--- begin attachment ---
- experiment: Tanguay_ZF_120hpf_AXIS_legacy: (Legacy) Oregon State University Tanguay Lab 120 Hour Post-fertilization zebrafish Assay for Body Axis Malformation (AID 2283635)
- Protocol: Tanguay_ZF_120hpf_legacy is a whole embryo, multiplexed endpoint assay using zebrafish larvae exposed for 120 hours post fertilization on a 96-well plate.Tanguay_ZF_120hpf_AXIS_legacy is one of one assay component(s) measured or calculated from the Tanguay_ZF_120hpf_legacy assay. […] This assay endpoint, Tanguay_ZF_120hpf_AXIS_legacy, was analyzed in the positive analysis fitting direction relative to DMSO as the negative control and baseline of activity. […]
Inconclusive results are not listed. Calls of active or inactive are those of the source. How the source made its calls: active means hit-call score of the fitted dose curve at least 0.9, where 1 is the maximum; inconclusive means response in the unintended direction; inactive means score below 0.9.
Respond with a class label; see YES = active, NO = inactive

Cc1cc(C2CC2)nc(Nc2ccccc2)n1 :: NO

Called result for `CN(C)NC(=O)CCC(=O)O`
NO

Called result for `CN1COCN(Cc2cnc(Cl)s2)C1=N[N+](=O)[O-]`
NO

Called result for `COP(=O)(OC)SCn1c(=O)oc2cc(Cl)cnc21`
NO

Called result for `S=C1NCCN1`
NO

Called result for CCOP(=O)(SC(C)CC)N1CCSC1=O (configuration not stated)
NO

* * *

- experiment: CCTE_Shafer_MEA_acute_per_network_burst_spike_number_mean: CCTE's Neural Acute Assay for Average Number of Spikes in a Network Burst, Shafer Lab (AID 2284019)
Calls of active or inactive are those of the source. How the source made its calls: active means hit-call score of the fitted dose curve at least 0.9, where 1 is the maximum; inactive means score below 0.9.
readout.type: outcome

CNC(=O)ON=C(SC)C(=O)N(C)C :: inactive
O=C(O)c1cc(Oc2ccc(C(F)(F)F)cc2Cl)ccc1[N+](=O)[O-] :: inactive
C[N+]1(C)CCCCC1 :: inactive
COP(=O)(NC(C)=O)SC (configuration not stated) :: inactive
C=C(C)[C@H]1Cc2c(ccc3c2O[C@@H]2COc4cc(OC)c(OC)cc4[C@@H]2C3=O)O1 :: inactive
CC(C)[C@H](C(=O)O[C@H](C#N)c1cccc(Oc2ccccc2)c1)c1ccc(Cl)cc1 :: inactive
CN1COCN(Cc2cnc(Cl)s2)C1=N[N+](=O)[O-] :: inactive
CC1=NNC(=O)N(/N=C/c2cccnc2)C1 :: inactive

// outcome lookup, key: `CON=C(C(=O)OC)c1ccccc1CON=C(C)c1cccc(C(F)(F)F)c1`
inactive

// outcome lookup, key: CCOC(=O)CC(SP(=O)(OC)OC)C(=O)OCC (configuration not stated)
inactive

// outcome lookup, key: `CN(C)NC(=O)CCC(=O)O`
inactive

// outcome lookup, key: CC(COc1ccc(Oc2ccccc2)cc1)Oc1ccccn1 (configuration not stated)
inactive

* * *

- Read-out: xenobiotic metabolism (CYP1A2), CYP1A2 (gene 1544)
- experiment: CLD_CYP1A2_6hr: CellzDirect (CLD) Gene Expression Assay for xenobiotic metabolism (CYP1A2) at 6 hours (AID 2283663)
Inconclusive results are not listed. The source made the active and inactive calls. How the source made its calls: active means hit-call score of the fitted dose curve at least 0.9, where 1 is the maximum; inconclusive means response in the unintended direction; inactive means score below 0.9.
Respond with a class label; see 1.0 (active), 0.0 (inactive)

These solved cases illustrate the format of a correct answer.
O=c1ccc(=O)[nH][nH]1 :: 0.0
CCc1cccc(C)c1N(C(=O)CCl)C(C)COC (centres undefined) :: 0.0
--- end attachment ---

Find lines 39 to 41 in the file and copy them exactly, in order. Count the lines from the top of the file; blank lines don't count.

Inconclusive results are not listed. The source made the active and inactive calls. How the source made its calls: active means hit-call score of the fitted dose curve at least 0.9, where 1 is the maximum; inconclusive means response in the unintended direction; inactive means score below 0.9.
Respond with a class label; see 1.0 (active), 0.0 (inactive)

These solved cases illustrate the format of a correct answer.